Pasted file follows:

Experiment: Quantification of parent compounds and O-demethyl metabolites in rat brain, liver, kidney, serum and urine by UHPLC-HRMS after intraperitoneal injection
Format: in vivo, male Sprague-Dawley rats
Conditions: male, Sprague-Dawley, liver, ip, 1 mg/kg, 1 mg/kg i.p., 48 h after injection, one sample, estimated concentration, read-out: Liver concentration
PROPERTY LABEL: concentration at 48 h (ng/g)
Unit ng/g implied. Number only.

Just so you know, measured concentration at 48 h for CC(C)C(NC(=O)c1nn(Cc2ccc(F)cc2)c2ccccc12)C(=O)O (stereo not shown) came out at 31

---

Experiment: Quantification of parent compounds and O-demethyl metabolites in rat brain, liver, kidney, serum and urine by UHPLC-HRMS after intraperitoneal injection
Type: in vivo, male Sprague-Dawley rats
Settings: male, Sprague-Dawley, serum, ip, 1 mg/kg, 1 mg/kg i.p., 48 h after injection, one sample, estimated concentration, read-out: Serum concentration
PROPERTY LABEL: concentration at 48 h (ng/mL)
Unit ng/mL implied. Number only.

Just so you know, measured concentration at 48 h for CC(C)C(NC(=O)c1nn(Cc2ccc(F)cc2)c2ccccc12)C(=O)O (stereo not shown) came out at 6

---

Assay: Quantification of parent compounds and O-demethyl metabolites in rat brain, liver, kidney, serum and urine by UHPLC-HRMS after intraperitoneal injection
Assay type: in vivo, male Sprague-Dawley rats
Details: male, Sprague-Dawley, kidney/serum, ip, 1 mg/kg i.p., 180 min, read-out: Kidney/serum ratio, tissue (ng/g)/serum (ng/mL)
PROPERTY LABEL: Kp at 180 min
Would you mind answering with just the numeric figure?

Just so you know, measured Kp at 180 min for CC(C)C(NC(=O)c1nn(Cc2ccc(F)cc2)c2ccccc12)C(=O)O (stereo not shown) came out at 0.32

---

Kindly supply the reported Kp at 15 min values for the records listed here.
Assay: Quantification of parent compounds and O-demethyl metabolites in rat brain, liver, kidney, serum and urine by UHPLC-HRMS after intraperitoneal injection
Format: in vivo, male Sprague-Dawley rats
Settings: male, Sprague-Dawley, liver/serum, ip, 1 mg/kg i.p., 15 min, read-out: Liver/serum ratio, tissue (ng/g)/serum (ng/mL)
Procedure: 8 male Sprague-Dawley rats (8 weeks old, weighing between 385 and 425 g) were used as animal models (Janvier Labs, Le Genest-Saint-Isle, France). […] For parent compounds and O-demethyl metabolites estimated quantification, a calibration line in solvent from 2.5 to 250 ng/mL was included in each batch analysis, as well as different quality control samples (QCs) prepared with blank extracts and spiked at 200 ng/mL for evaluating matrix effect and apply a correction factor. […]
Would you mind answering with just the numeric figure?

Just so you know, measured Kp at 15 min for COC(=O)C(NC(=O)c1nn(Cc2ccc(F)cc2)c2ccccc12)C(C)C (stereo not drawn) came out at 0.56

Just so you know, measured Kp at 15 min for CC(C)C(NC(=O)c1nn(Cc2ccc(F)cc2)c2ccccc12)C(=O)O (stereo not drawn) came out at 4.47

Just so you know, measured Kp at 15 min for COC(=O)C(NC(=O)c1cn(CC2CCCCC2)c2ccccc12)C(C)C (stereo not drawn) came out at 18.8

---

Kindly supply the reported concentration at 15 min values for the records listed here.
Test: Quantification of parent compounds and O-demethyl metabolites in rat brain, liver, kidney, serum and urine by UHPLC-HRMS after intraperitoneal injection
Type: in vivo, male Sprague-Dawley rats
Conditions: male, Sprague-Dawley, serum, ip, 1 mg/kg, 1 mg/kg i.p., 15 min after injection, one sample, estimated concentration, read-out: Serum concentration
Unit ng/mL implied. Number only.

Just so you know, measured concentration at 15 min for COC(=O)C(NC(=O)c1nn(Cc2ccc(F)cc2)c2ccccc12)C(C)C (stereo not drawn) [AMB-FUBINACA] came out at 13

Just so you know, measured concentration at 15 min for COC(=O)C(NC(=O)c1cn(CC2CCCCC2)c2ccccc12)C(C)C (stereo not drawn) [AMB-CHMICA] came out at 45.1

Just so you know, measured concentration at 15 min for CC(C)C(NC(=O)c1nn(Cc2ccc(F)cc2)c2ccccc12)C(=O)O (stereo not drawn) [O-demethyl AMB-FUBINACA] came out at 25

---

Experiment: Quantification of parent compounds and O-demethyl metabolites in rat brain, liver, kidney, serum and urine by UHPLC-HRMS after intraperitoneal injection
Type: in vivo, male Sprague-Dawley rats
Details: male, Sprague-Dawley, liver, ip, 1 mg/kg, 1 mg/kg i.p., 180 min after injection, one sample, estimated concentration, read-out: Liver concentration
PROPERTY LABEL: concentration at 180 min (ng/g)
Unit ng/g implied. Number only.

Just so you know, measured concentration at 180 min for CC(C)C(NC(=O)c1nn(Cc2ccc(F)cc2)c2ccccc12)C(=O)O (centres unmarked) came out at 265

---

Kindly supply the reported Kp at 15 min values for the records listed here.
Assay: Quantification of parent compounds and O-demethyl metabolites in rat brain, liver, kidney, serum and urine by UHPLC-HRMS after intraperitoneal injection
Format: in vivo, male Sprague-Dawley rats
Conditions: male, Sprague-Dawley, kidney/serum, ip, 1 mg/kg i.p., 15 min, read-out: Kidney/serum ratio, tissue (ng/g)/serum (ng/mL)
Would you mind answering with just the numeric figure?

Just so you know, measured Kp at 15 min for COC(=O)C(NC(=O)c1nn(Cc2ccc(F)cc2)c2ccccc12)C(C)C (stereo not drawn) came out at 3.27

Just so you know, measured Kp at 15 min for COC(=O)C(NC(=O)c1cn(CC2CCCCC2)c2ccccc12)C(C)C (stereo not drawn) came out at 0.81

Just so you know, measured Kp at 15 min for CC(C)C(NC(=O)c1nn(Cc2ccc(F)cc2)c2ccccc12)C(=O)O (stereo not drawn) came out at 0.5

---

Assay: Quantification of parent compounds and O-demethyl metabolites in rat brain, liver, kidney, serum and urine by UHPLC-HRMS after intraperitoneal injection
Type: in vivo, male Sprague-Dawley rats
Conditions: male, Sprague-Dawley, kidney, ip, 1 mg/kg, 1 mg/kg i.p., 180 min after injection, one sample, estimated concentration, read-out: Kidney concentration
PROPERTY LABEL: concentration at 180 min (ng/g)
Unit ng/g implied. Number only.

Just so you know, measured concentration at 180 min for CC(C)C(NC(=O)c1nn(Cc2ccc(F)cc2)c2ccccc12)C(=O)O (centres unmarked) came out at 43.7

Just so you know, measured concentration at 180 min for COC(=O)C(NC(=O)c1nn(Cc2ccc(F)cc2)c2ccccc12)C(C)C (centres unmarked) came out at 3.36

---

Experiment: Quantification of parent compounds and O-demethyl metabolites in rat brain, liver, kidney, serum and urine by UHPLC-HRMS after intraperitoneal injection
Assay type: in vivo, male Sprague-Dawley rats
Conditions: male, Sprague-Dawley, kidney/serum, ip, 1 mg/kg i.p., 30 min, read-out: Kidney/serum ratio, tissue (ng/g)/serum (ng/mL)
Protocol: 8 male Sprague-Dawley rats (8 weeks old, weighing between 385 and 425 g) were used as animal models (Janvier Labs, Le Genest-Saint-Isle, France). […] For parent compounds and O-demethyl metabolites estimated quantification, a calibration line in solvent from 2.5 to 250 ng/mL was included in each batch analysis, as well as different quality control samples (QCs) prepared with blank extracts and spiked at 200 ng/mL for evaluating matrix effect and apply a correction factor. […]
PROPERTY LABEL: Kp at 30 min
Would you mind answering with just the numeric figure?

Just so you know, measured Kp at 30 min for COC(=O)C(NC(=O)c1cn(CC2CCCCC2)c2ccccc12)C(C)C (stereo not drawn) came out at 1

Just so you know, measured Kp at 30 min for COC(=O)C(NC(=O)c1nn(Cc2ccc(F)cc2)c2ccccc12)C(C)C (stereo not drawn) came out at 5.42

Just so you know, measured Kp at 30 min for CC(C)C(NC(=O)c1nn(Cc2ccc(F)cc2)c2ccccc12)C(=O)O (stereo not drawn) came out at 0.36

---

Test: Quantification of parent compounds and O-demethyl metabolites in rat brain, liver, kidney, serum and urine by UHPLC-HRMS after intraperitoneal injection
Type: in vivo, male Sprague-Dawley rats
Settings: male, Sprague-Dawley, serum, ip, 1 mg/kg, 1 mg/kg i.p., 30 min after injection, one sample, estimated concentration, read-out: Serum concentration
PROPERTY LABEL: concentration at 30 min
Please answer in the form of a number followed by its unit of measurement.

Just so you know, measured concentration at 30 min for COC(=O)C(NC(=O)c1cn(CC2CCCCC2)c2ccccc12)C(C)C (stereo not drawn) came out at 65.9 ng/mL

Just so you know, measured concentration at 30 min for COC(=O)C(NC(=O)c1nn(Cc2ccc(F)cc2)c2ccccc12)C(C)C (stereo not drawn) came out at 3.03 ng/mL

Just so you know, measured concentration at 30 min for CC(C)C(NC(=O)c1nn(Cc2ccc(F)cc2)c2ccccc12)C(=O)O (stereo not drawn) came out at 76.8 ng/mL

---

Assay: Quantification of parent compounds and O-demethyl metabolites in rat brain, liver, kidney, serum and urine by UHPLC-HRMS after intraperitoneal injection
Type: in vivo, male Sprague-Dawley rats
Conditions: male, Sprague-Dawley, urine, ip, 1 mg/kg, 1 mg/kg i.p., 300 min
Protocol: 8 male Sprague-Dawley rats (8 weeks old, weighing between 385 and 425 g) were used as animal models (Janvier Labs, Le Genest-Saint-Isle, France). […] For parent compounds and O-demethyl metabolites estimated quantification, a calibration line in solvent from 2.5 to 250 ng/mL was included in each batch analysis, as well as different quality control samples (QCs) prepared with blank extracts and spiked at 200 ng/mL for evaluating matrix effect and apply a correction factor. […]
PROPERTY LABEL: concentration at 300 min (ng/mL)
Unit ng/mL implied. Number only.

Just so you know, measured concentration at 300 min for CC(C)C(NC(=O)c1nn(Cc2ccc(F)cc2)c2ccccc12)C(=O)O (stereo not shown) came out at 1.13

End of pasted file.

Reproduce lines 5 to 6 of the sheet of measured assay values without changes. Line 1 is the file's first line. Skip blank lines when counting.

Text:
Unit ng/g implied. Number only.

Just so you know, measured concentration at 48 h for CC(C)C(NC(=O)c1nn(Cc2ccc(F)cc2)c2ccccc12)C(=O)O (stereo not shown) came out at 31